(Note: What’s NOT so funny about that is while what Ilana made for Abbi was incredible, edible and (relatively) safe, you’d never chow down on real tampons cuz they’re chock full o’ toxins — back to Goop for some info about glyphosate-treated cotton, which is the chemical used in the pesticide Round-Up that may cause cancer… and is present in basically all non-organic cotton items… like tampons, for example. And don’t forget about dioxin — also a controversial chemical that is used in tampons to make ’em all purty and white. Not enough for the FDA to worry about… but maybe you should think twice? To be fair, the FDA isn’t wrong about the idea that a little trace toxin won’t necessarily kill ya, but consider the fact that the average woman will use 9,6000 tampons in her lifetime. In my opinion, that’s a lot of time spent with potential poisons in your pussy. Time to buy yourself and your daughter some alt period wear like DivaCups or Thinx!)
On the heels of watching Broad City, I flipped over to Inside Amy Schumer, and lo and behold, the entire episode was basically about periods — from “Madame President,” which satirizes how “lady problems” could theoretically, cataclysmically and hilariously grind everything to a halt (no woman believes that shit, but some men might, just sayin’), to a jazzy solution for taking the tampon walk of shame to your work’s restroom. (If you missed it, the episode is here.)
When a couple of male comedians shot down the idea of period sex cuz it “smells like pennies,” I literally LOL’d — I mean, c’mon — when we can ALL laugh at periods, that’s the ultimate equalizer, amiright? (Also, it lends credence to the term “coin purse,” which is one of the more colorful slang terms for vaginas.)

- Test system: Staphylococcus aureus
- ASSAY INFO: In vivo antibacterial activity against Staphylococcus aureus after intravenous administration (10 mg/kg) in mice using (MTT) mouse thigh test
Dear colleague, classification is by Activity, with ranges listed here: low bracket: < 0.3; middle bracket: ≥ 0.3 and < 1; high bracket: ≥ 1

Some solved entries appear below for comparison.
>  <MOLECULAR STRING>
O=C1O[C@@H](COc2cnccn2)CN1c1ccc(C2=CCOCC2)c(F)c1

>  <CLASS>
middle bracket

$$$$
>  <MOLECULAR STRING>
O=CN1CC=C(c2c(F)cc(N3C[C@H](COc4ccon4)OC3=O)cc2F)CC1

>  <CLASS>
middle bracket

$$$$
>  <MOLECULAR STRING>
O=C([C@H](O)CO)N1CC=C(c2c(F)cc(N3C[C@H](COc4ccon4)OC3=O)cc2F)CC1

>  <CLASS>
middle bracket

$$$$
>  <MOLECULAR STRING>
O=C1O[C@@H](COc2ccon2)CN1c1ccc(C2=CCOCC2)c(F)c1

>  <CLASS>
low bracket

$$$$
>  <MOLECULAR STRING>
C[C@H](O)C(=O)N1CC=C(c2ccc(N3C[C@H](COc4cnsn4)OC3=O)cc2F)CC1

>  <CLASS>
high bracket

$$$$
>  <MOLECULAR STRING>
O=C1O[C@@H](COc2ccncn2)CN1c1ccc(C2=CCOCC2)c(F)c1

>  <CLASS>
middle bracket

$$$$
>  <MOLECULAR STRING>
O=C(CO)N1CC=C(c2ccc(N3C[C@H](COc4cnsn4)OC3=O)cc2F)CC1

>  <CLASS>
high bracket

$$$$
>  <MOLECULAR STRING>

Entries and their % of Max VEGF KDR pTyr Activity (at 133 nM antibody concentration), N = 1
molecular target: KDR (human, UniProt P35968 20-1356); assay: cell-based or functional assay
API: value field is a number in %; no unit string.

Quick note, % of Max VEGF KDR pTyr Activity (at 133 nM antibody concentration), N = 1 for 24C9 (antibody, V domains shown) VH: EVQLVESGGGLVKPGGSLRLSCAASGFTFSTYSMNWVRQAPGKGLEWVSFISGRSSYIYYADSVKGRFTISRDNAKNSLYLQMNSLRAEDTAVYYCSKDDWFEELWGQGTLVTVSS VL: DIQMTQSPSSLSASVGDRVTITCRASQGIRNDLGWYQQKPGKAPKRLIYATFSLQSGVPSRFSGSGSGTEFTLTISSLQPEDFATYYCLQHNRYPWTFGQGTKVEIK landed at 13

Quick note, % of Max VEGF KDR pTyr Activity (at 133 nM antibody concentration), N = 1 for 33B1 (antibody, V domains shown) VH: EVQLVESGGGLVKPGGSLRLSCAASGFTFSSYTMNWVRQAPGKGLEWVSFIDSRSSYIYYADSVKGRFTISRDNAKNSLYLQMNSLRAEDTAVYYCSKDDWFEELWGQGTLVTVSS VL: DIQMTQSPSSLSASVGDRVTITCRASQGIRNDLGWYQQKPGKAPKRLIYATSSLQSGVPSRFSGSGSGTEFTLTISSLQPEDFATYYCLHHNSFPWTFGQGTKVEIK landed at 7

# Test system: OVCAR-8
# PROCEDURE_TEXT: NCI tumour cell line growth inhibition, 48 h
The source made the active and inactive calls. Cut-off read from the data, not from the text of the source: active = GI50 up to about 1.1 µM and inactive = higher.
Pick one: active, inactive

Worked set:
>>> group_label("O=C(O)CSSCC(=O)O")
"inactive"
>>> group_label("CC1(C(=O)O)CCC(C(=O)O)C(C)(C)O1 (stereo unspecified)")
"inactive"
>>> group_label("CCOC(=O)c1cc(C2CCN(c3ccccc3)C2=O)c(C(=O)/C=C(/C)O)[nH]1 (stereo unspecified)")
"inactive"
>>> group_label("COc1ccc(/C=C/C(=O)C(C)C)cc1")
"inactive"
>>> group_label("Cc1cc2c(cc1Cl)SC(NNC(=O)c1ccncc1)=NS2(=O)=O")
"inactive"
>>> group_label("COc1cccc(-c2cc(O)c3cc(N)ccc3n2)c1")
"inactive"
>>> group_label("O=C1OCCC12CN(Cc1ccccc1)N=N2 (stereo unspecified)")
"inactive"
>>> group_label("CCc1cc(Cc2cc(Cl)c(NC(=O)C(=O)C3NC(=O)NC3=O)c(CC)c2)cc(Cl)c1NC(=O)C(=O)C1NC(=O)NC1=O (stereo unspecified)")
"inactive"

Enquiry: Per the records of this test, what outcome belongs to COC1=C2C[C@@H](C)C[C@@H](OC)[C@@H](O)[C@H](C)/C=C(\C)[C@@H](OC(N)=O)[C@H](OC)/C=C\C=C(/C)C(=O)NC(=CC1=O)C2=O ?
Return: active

Speaking of “Madame President,” the other thing that makes 2016 the Year of the Vagina is it’s ALL we can talk about when it comes to our presidential election. Whether we’re being told to vote with our vaginas or NOT to vote with our vaginas, it’s all about, well, voting with our vaginas.
As a side note, I’m guessing that Donald Trump must be really, truly hoping that people with vaginas won’t use their genitalia to vote — as the New York Times pointed out, the best word to describe his private relationships with women is “complicated.” (Over here at Bitch’in Suburbia, we just calls it as we sees it — and Trump has a bad case of PMS — Patriarchal Misogynistic Syndrome. In other words, much like his multiple millions, he inherited something else from his daddy: total disdain the very people who will make up more than 50% of the voting population come November.)
Does it worry Trump that the word vagina comes from the Latin root meaning “sheath for a sword?”
(This is a rhetorical question, and also one I really wish Megyn Kelly would’ve asked him — especially since he made her menstrual cycle the butt of a [not funny] joke. You’d have thunk that someone with “gyn” in the middle of her name would’ve played a little more lady hardball with the Donald, but not so much…)
Vaginas in general make excellent decisions vs. penises in my opinion.
Witness these vagtastic statistics:
Women have nerve, and the driver of that ballsy boat is sensitivity:
Look no further than the magnificent clitoris, which sports 8,000 nerve endings — about double the amount that penises have. Clits spread the good word to 15,000 other nerve endings, awakening the dragon and arousing the warrior in all of us.